Marina Abramovic, Janine Antoni, Nick Cage, Joan Jonas, Oliver Herring, Ai Weiwei
Rebecca Horn, Tony Orrico, ZhangHuan, Bruce Nauman, Cheryl Donegan, Cheryl Pope,
WilliamPope.L. Allison Crocetta,
Production Considerations for Creative Film and Video
Composition: The arrangement of the elements is called "mise-en-scene."
How do the elements of :
line, shape, value, texture, color, space, movement, time, support your idea?
How do compositional principles support your idea?
Type of Shots:
Establishing shot: wide shot that lets viewer know context at onset.
Medium shots: show action, dialog
Close up: shows emotion, details
Extreme Close up: Macro can be used to abstract the subject
Still shot: keep camera still allows action to take place with subject
Moving: pans, quick cuts, tracking create mood (action or disturbed, violent)
Swish pan: pan quickly (blurred) landing on subject. Creates movement, rhythm, tension.
Shoot to edit: Let movement go off and on and off screen
Continuation (consider action leaving one frame and going into another)
Framing: Don’t change framing on shots you want to edit together continuously.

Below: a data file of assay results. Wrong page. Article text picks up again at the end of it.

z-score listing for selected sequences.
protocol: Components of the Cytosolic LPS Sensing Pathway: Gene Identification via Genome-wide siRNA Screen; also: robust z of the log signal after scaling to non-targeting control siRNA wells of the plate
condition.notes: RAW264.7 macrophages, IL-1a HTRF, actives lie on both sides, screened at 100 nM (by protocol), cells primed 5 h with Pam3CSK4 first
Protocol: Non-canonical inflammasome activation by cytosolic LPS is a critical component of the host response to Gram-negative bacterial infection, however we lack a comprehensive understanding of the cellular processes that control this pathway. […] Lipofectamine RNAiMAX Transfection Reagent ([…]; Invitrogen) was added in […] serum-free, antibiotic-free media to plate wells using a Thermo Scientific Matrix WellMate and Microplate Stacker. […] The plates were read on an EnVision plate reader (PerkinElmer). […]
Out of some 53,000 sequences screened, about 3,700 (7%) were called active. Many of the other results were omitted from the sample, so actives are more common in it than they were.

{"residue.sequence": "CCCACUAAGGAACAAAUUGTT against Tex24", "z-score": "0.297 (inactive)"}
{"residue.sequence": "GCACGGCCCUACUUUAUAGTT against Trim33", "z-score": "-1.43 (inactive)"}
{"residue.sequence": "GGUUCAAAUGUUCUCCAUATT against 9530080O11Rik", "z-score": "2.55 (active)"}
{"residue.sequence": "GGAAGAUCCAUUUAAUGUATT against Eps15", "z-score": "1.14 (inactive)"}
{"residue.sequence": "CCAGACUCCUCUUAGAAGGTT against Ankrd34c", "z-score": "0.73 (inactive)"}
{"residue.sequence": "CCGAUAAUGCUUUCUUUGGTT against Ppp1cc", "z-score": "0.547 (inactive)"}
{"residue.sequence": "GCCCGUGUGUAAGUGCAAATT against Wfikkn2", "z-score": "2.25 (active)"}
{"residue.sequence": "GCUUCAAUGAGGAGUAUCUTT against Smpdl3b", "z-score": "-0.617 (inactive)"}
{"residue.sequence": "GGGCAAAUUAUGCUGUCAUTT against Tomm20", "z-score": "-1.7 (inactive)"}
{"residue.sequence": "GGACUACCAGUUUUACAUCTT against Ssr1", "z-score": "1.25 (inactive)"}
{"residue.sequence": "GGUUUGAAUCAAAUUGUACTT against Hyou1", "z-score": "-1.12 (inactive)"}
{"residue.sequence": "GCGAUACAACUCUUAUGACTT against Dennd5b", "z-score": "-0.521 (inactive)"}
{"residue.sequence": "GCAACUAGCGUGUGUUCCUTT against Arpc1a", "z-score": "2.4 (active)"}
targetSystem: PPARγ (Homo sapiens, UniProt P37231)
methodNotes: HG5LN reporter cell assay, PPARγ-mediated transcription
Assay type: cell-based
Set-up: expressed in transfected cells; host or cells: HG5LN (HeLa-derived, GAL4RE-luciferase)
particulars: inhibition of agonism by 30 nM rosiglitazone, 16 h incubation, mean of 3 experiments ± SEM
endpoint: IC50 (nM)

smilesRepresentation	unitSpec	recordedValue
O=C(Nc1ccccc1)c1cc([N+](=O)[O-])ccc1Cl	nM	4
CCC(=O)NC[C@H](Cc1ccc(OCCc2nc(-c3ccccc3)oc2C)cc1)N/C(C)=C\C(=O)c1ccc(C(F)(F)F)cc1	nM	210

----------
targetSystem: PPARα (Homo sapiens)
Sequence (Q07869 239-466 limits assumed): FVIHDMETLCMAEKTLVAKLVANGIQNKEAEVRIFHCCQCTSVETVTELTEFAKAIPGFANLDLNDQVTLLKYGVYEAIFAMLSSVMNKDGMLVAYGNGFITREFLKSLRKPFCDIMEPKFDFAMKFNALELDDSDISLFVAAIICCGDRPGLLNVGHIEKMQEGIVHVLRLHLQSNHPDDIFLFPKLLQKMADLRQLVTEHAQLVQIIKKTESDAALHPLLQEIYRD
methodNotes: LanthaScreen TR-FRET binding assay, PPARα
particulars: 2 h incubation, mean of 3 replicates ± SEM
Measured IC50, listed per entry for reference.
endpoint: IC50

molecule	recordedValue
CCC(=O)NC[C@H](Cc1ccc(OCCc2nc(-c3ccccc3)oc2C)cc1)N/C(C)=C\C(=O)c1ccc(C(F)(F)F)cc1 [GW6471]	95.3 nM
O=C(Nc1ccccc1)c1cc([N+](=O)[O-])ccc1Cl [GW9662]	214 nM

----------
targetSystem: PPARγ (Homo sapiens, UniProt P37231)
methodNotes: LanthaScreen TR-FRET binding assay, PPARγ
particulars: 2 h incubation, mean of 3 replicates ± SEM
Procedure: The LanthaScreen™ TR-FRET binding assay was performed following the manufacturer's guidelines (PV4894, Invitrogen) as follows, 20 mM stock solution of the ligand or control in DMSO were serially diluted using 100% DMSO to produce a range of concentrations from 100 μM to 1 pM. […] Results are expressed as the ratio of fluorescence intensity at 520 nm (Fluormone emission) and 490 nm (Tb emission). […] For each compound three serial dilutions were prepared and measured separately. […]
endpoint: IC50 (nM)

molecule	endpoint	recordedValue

Frame within a Frame: Using interior compositional elements to set apart part of the image to impact the meaning, creating a focal point, a sense of theater, a sense of isolation, etc...
Using Camera Angle: Use camera angle along with other video elements to emphasize your point. (Looking down on a figure makes it look helpless, looking up looks powerful)
Physical qualities of digital film
Composition: 16x9 horizontal output (mostly) unless your delivery device is sideways! Especially remember this when shooting with a cell phone
Range of Contrast: Video greater than film. Projectors blow out whites.
Consider what delivery device is when adjusting color and contrast.
Make sure you have more light than you think you will need. (a dimly lit room will just look grainy in video, but adding a little light can still give you the feel of candlelight
Consider these creative methods while shooting:
Use a dolly (wheel chair option)/ glide track
Camera Angle: dog-walker or get up on a ladder.
changing the axis of the camera,
masking off part of the image,
using color filters, unusual filters, plastic bags, marbles,
shooting through a semitransparent object, a mask or matte, bounce off a mirror,
Use a combination of in-focus and out of focus
Shoot extremely closely (macro)
Use purposeful camera movements that either follow a motion or let the motion pass through the frame
Use non-traditional or spot lighting (a flashlight, car headlights, etc)
Use a projected background or project onto an object while taping,
Use a color you will later key out either in background or elsewhere.
Still Version of my class presentation on Gesture: